We’ve already talked in this series about how WordPress can help your group get into a website where you can spend more of your time and money on planning your site. Don’t skip website planning.
And don’t lose sight of the bonus that creating a website offers your group: when done correctly, even a small amount of website planning will allow you to focus on important questions that lead to a better site, and will also strengthen your overall communications.
For your website planning, ask and answer questions like:
For example, people will routinely come to your site looking for your contact information. Make it easy to find.
If you develop a smaller site that answers key questions, it can be much more effective than a bigger site with more pages, but fewer answers to people’s questions. Don't worry if it seems like your website is small (as long as it answers important questions). A small site may actually make it more likely that you'll get it done, and that folks will find what they are looking for.
From here, let’s talk about how your website will be organized: your navigation.
The basic setup of WordPress allows you to create your content as either pages or posts. This is one of the things I love about WordPress for small grassroots organizational websites.
For a first WordPress website for an emerging group, your planning is likely to lead you to come up with a simple navigation with five or so pages (we’ll talk about posts in a minute):
An About section with two to three pages:
You may also need one to two pages to explain background on your issue, or for a gallery of images or video. As you add pages to your navigation, think about how to organize them into sections that will make sense to your visitors, rather than how you organize your own programmatic work or set up your workplan.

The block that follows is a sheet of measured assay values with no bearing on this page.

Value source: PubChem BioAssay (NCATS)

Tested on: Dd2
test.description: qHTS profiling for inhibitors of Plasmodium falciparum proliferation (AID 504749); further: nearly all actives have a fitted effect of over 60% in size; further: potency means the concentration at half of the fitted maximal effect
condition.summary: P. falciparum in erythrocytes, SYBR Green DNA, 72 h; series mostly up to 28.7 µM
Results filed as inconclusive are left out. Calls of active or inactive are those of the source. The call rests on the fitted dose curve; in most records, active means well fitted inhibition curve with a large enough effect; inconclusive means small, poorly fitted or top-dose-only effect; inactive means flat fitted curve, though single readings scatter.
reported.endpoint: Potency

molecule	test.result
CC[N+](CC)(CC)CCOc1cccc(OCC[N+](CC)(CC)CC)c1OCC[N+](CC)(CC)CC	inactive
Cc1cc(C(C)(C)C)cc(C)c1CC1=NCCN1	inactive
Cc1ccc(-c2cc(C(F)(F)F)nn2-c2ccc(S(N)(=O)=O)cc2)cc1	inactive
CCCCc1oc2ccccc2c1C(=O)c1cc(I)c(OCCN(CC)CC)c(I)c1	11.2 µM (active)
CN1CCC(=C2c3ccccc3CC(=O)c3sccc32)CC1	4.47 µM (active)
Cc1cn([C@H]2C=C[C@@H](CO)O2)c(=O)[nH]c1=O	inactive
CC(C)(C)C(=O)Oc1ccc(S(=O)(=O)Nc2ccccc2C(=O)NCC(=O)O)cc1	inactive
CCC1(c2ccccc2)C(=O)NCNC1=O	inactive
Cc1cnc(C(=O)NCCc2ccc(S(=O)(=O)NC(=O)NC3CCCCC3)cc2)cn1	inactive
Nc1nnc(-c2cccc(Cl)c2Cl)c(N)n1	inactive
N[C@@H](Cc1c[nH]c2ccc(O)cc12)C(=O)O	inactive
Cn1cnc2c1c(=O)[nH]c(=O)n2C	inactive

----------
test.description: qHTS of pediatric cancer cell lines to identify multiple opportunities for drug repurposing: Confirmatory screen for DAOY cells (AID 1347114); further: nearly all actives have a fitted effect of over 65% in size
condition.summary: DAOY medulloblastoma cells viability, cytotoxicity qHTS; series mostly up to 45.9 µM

WordPress will allow you to add pages or complexity to your site later, as you have more to share with site visitors. But I strongly urge you to consider starting out with as few pages as possible in the beginning, as long as you answer the questions that people have.
Besides the pages, you want to think about what you will share on your website using WordPress posts. Think about visitors and what they will be looking for that’s current. Make a list. That list (For example: Events, News, Legislation) will tell you what you should be writing about for your website on an ongoing basis. That list can also become the category list for your posts, which enables you to organize and present the posts to visitors various ways.
As you are planning for how your site will use posts, consider these questions:
You Can Get Some Limited Assistance
If you are an MRG grantee and need some assistance in website planning, I can offer a one-time feedback session to help you. Get in touch with me if you would like this feedback. But remember, if you are not in the MIC Project, you can probably only get one-time assistance from me.
Bottom line: you don’t need a big site to be effective. Focus on what questions you can answer for your most important visitors, and place them either in pages or posts. It won’t be fancy, but it can still be incredibly useful and user-friendly.
Other posts in this series: